That’s it. There was no inhibitions, nothing to worry about because I was trying everything for the first time, experimenting and having fun. There’s something about [becoming an] elite rapper where the real pressure starts with the next one, trying to be bigger than the last one, having expectations and trying to prove something to critics. I didn’t have to prove nothing to critics. I didn’t know what “critically acclaimed” was and I couldn’t imagine never getting a Mercury Award. I never imagined getting anything for it.
You were definitely a pioneer in the UK hip-hop scene to make a sizable impact on American audiences.
What’s crazy to me is that I didn’t feel like a pioneer for rap in England because UK hip-hop was its own scene. They kind of saw themselves—people like Rodney P, Blak Twang, Roots Manuva, Skinnyman—that was its own scene. Growing up, I saw that as kind of backpacker-ish and wasn’t into it. I grew up on the pirate radio scene which started out as drum ‘n’ bass music. UK garage picked up and got bigger on the back end of that. I was a drum ‘n’ bass DJ at first but not any one of note. I was just mixing drum ‘n’ bass records, then garage came and then [grime music] was kind of on the back of garage. If you wanted to see grime? It might be a garage event but in a smaller room because they didn’t really want us there. They didn’t trust us.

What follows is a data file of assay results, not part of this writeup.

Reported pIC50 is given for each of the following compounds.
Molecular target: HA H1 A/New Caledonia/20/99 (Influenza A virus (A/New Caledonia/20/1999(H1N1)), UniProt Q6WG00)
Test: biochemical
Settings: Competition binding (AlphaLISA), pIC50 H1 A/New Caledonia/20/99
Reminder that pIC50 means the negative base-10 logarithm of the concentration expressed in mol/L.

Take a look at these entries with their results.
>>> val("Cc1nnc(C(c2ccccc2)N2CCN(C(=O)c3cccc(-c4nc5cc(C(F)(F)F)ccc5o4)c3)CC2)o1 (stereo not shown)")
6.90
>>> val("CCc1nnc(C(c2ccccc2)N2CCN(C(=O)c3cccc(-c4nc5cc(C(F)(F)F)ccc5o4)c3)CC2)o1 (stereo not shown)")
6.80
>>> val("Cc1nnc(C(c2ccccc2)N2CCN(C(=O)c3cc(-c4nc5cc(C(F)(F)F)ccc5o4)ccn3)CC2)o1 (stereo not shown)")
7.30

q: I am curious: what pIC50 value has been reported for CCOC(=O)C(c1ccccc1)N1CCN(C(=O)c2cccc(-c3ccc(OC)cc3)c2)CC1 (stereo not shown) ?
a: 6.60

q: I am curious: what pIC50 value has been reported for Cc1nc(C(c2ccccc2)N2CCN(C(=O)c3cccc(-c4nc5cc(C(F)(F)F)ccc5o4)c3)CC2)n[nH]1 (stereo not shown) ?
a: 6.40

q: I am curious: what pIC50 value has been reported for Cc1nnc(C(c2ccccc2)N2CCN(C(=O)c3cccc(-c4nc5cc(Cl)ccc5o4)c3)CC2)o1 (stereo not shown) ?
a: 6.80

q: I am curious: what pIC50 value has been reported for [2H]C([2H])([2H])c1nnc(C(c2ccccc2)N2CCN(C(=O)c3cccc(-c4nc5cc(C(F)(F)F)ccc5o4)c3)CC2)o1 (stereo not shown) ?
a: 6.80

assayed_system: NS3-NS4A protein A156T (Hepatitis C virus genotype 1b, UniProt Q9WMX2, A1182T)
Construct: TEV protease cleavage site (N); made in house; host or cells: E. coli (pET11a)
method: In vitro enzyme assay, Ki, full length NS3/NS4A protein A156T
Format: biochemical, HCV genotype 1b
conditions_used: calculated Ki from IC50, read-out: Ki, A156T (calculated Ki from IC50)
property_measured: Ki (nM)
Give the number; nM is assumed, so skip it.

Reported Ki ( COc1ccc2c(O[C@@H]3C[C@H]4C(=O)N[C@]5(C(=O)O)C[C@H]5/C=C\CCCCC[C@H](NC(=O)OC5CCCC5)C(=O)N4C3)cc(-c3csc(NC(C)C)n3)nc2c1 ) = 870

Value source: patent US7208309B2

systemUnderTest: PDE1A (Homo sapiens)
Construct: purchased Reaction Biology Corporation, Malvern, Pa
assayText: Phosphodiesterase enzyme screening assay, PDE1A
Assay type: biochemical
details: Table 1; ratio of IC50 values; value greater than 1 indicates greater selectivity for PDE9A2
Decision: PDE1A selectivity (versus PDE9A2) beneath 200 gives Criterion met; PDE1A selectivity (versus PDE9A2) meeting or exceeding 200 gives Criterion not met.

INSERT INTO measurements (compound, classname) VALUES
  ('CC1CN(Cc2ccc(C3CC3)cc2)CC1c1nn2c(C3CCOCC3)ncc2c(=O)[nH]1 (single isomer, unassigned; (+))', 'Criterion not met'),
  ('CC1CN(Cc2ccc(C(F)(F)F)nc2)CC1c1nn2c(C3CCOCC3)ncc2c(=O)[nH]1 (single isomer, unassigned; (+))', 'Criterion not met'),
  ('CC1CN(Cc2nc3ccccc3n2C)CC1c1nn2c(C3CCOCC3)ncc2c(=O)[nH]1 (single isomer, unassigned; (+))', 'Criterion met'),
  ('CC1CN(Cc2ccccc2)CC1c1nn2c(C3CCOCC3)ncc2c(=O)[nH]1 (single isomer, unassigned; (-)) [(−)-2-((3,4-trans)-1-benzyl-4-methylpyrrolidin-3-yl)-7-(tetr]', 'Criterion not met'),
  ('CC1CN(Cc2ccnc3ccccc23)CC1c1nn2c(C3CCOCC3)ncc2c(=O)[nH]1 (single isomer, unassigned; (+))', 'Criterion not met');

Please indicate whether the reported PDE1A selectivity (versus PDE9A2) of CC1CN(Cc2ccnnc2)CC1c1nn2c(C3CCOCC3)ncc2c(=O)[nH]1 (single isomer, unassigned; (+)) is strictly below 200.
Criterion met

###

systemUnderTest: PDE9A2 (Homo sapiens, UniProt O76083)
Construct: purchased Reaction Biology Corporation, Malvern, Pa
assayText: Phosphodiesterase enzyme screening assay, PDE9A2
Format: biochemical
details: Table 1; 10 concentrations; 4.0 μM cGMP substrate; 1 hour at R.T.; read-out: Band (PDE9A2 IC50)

Why do you think that was? Why did grime have such trouble breaking into the scene when garage was a big thing at the time?